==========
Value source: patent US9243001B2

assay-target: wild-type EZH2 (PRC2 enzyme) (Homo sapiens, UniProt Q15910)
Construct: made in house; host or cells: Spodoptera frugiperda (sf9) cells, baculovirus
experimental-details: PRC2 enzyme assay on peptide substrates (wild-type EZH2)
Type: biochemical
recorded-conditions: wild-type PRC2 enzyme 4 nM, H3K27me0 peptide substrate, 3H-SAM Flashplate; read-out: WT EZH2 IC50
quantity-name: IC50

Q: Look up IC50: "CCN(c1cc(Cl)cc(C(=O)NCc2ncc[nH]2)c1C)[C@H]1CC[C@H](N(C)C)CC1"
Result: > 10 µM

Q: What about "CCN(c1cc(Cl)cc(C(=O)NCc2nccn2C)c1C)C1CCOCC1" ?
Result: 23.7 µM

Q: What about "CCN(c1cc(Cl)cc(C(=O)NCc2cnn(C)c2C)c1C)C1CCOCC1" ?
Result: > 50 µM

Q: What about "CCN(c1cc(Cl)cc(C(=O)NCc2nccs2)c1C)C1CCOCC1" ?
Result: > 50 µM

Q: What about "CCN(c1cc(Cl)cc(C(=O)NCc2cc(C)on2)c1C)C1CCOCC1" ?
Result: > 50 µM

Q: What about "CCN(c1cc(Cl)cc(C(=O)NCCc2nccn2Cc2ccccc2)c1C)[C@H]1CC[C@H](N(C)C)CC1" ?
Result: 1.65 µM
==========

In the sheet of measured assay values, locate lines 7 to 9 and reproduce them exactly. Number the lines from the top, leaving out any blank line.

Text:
quantity-name: IC50

Q: Look up IC50: "CCN(c1cc(Cl)cc(C(=O)NCc2ncc[nH]2)c1C)[C@H]1CC[C@H](N(C)C)CC1"
Result: > 10 µM